When it comes to managing your money, time can be a blessing or a nightmare. Consider the following two examples of long-term investing and outstanding consumer debt. Compound interest can work for you or against you.
What matters most in investing is not timing, but time. Historical evidence indicates that there has been no better way to reduce the risk of losing money, and enhance potential returns, than through long-term investing. Time diversification is the reduction in risk that accompanies the lengthening of an investor's time horizon.
Historical investment data compiled by the investment research firm, Ibbotson Associates, indicate that time decreases the amount of volatility, or ups and downs in prices, of investments. In other words, the highs aren't as high, and the lows aren't as low, as an investor's time horizon increases. As you extend the time frame, the extreme ups and downs flatten out dramatically. By the time you've invested 15 or 20 years, there is a relatively narrow range of returns.
Time diversification reduces the risk of buying or selling investments at a bad time in the economic cycle. It has a much greater impact on investments, like stock, with a high degree of volatility than on relatively stable investments such as short-term bonds and money market funds. The stock market is notoriously risky over one-year periods and, unfortunately, many investors panic and sell at a loss during market downturns.
Thanks to time diversification, however, patient investors are generally rewarded with good long-term performance. Spans of three years or more provide investors with a much greater chance of success. Since 1926, the Standard & Poor's 500 (stock market index) has declined in just 41 of all 293 rolling three-year time periods (1926-28, 1927-29, etc.).
Unfortunately, some investors are market timers, who shift money around and overreact to market conditions. By doing so, they squander the benefits of time diversification. The longer an investment is held, the better. A time horizon of 10+ years generally includes several economic cycles and provides good time diversification. Missing just a few if the best trading days with the greatest gains can drastically affect investment performance.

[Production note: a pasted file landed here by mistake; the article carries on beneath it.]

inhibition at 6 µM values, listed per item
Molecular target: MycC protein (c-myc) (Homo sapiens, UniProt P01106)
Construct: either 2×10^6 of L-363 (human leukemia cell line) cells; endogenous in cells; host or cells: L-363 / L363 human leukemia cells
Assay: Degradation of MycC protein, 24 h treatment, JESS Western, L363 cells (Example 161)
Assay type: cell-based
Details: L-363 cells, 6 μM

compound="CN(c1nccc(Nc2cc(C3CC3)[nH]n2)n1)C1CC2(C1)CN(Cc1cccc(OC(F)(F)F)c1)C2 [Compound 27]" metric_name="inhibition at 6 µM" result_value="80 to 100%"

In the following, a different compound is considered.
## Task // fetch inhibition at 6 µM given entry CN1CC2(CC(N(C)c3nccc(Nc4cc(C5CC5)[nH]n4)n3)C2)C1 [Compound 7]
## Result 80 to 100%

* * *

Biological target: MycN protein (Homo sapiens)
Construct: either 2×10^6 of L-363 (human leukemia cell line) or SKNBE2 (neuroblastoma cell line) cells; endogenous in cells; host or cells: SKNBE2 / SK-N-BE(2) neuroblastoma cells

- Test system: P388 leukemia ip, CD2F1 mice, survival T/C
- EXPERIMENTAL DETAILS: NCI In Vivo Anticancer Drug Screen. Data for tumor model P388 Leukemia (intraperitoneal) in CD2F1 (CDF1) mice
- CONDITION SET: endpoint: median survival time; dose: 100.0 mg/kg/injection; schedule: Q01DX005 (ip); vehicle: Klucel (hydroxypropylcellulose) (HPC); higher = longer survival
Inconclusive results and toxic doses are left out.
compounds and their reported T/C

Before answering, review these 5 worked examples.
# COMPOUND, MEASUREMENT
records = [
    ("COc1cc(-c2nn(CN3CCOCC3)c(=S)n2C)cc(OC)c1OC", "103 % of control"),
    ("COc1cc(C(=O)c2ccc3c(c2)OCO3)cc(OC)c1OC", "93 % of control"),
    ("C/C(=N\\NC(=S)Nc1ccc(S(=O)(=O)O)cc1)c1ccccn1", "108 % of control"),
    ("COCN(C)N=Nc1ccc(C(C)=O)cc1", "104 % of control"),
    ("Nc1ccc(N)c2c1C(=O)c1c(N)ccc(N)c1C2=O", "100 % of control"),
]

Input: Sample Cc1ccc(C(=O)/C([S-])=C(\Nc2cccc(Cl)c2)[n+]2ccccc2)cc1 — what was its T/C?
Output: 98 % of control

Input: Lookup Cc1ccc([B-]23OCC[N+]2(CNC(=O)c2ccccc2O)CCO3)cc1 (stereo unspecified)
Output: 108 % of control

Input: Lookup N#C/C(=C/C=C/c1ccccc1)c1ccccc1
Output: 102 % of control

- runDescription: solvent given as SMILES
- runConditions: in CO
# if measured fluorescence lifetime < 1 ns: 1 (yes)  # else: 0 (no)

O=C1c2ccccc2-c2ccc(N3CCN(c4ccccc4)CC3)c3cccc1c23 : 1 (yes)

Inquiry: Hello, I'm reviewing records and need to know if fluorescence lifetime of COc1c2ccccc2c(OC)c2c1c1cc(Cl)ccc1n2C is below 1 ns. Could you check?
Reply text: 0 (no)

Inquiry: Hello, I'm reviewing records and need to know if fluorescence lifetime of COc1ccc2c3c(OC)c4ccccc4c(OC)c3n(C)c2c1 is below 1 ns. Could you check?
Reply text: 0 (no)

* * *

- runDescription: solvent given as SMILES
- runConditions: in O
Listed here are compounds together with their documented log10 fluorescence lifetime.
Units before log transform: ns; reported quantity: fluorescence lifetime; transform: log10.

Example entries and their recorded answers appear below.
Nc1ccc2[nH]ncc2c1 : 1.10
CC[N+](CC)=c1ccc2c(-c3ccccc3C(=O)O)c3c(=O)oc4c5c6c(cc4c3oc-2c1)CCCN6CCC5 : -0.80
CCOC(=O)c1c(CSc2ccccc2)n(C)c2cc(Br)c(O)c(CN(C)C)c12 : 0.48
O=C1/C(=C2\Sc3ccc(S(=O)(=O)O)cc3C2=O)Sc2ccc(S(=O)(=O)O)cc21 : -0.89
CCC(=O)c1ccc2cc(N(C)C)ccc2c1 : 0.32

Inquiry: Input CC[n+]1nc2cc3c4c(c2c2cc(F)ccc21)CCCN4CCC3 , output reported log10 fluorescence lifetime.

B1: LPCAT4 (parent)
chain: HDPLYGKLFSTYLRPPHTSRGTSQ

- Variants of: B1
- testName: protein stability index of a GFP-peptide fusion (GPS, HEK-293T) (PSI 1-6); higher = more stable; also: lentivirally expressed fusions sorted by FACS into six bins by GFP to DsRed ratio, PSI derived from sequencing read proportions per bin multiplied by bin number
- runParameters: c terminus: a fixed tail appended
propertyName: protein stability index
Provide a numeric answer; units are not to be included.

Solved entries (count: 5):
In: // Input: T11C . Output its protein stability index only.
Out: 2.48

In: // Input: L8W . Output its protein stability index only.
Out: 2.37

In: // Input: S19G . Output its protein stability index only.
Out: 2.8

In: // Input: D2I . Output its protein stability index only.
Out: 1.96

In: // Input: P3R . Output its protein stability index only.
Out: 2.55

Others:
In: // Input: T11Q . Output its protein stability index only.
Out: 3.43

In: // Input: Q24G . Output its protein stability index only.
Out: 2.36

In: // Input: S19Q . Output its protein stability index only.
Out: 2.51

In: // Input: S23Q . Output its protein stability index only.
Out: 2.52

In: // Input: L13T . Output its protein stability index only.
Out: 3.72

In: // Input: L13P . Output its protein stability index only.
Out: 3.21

Compound interest can also be your enemy. An example of the latter is someone who owes $10,000 on a credit card with a 17% annual percentage rate (APR) and a minimum payment of 2% of the outstanding balance. Assuming that only minimum payments are made, it will take 50 years to repay this debt and the total repayment would be $33,447: the original $10,000, plus $23,447 in interest, according to the book Slash Your Debt.
Like home mortgages, debt that takes decades to repay will cost 2 to 3 times the amount borrowed. Many people have no idea how much they pay out in interest because they pay in small increments over long periods of time. Also, the outstanding balance is constantly changing every time a new purchase is made.
The best way out of debt is to put time on your side by shortening the time it takes to repay it. This can be accomplished by negotiating a reduced interest rate with creditors (so more principal is repaid with each payment) and/or paying more than the minimum due. Even small amounts added to minimum payments produce awesome results. For example, send $25 a month more on a 17%, $10,000 credit card balance and you'll save $11,662 in interest and 397 monthly payments, according to Slash Your Debt. An extra $50 per month will save $15,211 and 468 payments and even 25 cents extra a day will save $5,970 and 20 years of payments.